04-09-2020 Letters and Commentary

Appreciating our front-line health care providers In the battle against the coronavirus, heroes are emerging. Across the country, and here at home, stories are being shared of the incredible sacrifices that are being made by our health care providers. As they face critical shortages of personal protective equipment and an inundation of new virus patients, these heroes suit up for each shift, not knowing if they too might contract the illness. Nevertheless, they serve. Our health care providers and support staff stand in the breach, striving to keep people healthy and hospitals running. They sacrifice their own health and time from their families, putting in hours that most would balk at, to fight this disease. Many have become sick in the process, and some have been lost to the virus.

I am reminded of Scripture when thinking of our health care heroes: No one can have greater love than to lay down his life for his friends. But no battle can be won alone, or even by a group of dedicated health care providers. To win, everyone must have a role. In this current fight, we stand together while apart.

Many are wondering what they can do to help. Social distancing is our contribution in the war effort. This, along with practicing basic healthy habits, is how we support the health care warriors on the front lines. The fewer of us they have to treat, the better able they will be to help the rapidly growing number of sick who are flowing into hospitals. This is how we flatten the curve, and that is how we win.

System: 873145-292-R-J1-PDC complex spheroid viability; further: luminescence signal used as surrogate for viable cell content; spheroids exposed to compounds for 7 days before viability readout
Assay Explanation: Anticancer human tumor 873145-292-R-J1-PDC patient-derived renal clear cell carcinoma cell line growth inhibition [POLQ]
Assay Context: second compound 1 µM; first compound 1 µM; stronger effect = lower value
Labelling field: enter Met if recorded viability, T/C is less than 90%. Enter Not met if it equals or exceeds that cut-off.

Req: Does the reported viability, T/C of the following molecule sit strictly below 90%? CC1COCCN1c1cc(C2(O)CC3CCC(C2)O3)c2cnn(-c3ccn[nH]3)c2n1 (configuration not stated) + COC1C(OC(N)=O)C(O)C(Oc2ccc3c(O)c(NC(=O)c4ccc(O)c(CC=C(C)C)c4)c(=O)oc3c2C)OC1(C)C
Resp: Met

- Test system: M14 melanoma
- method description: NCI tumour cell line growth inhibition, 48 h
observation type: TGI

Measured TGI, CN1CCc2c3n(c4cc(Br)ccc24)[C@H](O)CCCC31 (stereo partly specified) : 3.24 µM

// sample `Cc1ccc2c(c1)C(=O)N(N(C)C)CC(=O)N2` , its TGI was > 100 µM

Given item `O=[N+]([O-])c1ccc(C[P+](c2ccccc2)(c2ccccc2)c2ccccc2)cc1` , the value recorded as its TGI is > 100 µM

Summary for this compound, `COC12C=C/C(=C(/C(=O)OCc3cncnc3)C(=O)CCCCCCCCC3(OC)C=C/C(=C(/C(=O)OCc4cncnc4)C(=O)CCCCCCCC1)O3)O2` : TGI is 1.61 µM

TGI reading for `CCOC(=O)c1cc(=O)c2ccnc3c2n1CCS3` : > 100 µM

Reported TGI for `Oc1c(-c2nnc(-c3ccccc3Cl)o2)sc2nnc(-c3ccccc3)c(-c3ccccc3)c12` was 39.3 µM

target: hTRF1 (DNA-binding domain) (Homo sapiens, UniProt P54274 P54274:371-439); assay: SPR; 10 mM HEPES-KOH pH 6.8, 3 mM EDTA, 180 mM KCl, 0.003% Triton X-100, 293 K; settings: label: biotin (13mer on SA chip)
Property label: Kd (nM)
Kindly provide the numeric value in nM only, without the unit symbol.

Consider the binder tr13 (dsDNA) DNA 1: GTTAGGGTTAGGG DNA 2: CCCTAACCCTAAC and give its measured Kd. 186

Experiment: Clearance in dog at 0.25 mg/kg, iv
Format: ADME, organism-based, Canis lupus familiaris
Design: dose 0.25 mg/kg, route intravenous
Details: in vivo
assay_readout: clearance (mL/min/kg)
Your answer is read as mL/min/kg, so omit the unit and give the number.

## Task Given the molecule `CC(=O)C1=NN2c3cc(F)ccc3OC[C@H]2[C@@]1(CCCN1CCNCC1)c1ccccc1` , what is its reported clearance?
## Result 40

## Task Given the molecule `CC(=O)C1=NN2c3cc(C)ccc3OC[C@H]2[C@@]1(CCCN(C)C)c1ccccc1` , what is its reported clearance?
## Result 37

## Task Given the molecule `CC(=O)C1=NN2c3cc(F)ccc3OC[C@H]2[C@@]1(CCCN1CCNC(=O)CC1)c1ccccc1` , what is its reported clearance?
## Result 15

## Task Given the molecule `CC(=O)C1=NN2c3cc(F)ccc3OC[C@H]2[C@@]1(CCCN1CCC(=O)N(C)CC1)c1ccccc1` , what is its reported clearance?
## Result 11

In the meantime, I thank God for every health care provider who gets up each day and answers the call to serve and make the world a better place. As always, residents can contact my office with any state or local issues by calling (517) 373-6960 or emailing senklasata@senate.michigan.gov.

The virus does not take the weekend off Last weekend it was appalling to see, on the news in places across the country, folks still gathering at public places like beaches. We need to remember to be vigilant during the weekend and during the week. The virus does not take the weekend off. We need to limit person to person contact in order to flatten the curve and get this virus under control. Stay home and stay safe. I know these are challenging times. Folks are feeling more isolated and miss seeing their friends and family. Be sure you are calling, texting, FaceTiming, and emailing each other to check in and stay in touch. The Centers for Disease Control and Prevention also recommends taking breaks from watching, reading, or listening to news stories, including social media. Hearing about the pandemic repeatedly can be upsetting. Be sure to make time to unwind. If you would like to talk to someone, you can call the Disaster Distress Helpline at 1-800-985-5990 or text TalkWithUs to 66746. If it’s an emergency, please call 911. Remember, we are all in this together. We are all facing this challenge together. And together, we will get through it. To learn more about important legislative issues, follow me on Twitter at @RepFredUpton or by visiting my website: upton.house.gov. You can also call my offices in Kalamazoo (269-385-0039), St. Joseph/ Benton Harbor (269-982-1986), or Washington, D.C. (202-225-3761).